Home / Component / Cooling / Antec Mercury 240 AIO Review

Antec Mercury 240 AIO Review

Overall, the Antec Mercury 240 is an unspectacular liquid cooler.

It does have the advantage of LED fans and a temperature-reactive LED pump, but I find the latter feature to be a gimmick quite frankly. For instance, the pump glows red once the CPU temperature reaches 41C, as if 41C is somehow a dangerous temperature for your processor. Given the vast majority of CPUs will get hotter than that while gaming, the feature seems pointless to me.

Installation is pretty straightforward, though, and shouldn’t take too long, but it is not as simple as Asetek’s method. I also found the corrugated tubing to be very inflexible, making life difficult if you want a clean-looking installation.

Performance is also disappointing, as we found the Mercury 240 was actually outperformed by the Cryorig H7 – a £35 air cooler – across both our tests. I would expect a bit more from an £80 liquid cooler. Update 20/9/17: We have since tested a new sample of the Mercury 240 and found it to perform a little better than our original sample, though it still could not overhaul the H7.

The last thing to touch on here is acoustics, and honestly the Mercury 240 is fine in this regard. It is far from the loudest cooler I’ve heard, so I cannot be too critical.

On the whole, though, I have to say those with £80 to spend on a liquid cooler could do a lot better than the Antec Mercury 240. The Arctic Liquid Freezer 240, for instance, is cooler, quieter and cheaper.

You can buy one for £79.99 from Overclockers UK HERE.

Update 27/7/17: Antec got in touch with us and it seems we may have been shipped a pre-production model of the Mercury 240. We will be getting another sample soon and will test it when it arrives. We will continue to update this original review as the story unfolds.

Update 20/9/17: We have tested our new Mercury 240 sample and found it to cool better, but not by much. For full details, see page 5 (‘performance and comparisons’). Overall, we still feel that there are more compelling options than the Antec Mercury 240.

Pros

  • Reasonably quiet.
  • Installation is simple enough.
  • LEDs may appeal to some.

Cons

  • LED pump turns red at 41C – rendering it pointless.
  • Tubing is very inflexible.
  • Out-performed by a £35 air cooler.
  • Arctic Liquid Freezer 240 is an all-round better product for less.

KitGuru says: There are a few too many issues with the Mercury 240 for us to give it an award. Primarily, it is outperformed by a £35 air cooler which is hard to take considering this is an £80 liquid cooler.

Rating: 6.5.

Check Also

MSI Raider GE63VR 7RE 120Hz Gaming Laptop Review

It has a 'gamer friendly' 120hz panel, but do the rest of the specs stack up?

  • Federico Barutto

    How the f!ck (sorry for the bad word, but in this case it’s appropriate) can a 240mm AIO perform so badly?
    Bad pump?
    Bad fans (not a lot of static pressure)?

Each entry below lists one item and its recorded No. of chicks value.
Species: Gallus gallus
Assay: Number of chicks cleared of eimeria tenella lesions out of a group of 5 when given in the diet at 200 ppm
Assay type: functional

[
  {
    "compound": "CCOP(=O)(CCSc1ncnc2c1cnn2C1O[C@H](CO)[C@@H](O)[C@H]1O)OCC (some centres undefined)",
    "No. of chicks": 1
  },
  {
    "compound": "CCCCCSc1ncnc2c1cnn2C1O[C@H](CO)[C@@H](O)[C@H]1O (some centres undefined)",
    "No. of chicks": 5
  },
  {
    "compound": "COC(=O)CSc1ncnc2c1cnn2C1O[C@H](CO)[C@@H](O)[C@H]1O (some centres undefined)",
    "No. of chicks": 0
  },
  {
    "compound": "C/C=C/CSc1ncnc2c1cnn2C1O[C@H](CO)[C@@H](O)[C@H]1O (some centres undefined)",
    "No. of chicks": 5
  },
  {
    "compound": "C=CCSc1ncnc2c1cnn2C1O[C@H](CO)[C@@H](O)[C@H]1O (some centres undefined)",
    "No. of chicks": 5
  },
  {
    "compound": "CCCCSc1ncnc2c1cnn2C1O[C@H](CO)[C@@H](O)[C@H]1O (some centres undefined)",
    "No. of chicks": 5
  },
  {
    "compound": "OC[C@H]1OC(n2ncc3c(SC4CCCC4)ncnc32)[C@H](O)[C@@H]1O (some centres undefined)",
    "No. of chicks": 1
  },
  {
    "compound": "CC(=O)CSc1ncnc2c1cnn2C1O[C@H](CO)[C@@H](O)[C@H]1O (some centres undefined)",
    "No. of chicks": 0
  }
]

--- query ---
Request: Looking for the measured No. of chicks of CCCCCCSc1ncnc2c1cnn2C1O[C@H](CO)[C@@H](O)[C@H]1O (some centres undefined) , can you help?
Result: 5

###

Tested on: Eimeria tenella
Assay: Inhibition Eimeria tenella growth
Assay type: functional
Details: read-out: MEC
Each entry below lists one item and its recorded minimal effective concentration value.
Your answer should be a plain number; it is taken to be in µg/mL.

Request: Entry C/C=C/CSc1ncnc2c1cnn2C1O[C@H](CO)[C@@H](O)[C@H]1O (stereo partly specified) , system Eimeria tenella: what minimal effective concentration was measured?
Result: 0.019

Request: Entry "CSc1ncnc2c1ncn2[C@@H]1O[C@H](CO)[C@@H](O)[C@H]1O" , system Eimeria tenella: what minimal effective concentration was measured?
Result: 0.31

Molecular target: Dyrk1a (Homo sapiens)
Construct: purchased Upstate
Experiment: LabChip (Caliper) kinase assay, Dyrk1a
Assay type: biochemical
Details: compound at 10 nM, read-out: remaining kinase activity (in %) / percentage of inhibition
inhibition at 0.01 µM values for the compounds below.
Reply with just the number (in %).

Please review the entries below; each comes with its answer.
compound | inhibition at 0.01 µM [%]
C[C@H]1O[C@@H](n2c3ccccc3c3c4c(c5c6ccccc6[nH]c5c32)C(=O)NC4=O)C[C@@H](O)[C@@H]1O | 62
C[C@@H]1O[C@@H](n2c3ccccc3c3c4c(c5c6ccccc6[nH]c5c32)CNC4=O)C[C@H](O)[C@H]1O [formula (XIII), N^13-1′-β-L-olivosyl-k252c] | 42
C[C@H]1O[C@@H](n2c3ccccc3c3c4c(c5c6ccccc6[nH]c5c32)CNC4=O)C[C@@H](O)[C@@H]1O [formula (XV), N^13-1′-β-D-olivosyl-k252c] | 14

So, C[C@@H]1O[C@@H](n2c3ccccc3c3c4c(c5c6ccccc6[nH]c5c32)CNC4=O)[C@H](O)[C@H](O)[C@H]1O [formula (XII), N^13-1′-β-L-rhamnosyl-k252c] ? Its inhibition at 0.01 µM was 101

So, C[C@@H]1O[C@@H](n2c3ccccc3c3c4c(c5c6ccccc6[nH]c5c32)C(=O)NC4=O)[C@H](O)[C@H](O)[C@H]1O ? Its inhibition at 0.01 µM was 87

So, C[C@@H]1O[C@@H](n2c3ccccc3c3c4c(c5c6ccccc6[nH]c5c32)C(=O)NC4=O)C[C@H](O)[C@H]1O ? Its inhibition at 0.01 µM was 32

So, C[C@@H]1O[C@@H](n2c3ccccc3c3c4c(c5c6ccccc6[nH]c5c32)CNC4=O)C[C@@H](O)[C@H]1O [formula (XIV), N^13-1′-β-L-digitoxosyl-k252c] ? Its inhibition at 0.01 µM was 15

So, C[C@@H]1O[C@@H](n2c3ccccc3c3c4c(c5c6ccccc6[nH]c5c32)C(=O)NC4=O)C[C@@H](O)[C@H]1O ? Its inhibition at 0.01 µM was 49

Air bubbles inside the rad/tubes/waterblock?

  • Billynolegs

    Few reasons:

    At a guess, it’s the god awful pump. From their site: https://www.antec.com/product.php?id=707259&pid=58&lan=nz

    Water pressure from the pump is less than half a d5 pump, and flow rate is utterly shocking at a mere 3.5L/Min. In comparison, a d5 pump does 1500L/H max, or 25L/min, about 7x the flow. Since it’s not an asetek pump like most AIO competitors, its likely the rad is sourced elsewhere too, so its fin density’s an unknown factor too.

  • Federico Barutto

    I didn’t see the Antec site. The pump situation explains everything

  • Varinder

    Hi all, just received my Antec M360 Mercury 360mm from Scan and I have to say that it is running very well. P95 for over 30 minutes as we speak with the highest core reaching 64 degrees. At idle it hovers around 21 to 26 degrees..british weather near London. System is a 6700K at 4.4Ghz on all cores…I am impressed and looking forward to Kit Guru’s updated revue on this. One problems though… the light does not change colour from Blue..It should go to Orange and the Red when it is at max load but always stays blue on mine…Not sure why. Temps are better than my Corsair H110i GTX especially at load and it is quieter.

  • Lee Bryan

    I found similiar results to you also. Not sure on how KG got such results.

  • Varinder

    https://uploads.disquscdn.com/images/f32c6742b2bc71418dd20a05c4b379a8e7807f0cb487e38c3dfac61cd74ef616.jpg I have now been using the Antec for nearly 3 months and as I look at my temps, which are currently idleing at 21 degrees whilst writing this and having VLC player running a movie in the background and at full load in Prime95, aida, Intel Burn has never topped 65 degrees…Do not understand those results at all, maybe its the 360 version that I am running but boy does it do a good job at keep my CPU running cool in all circumstances..

  • Varinder

    KG, I would also mention that the Antec does not change colour to Red at 41C as this has never happened on my one. I did get a response from Antec and this is what I was told, which after checking on my one is correct:

    From Antec – https://uploads.disquscdn.com/images/b4549f594c0da3013b78cce1d65b727e0fa4a1be9a238a6a830122d32a1e96f1.jpg Regarding to our Mercury 360, the heat dissipation is very good, if the CPU core temperature is 65 degrees, the CPU surface temperature is about 55 degrees, the cooling water and CPU temperature is about 20-25 degrees lower, so it doesn’t reach the heat temperature of change colour, ( our design has installed the thermistor inside the head of water cooling )
    If you want to test the water cooling head colour changes, you can try to unplug the power from the two water fans, afterwards the fan will stops and the heat cooling function ability will go down, and then CPU temperature will rise up, after a few minutes later you should see the cold head colour changes. But remember to plug the fan back in afterwards.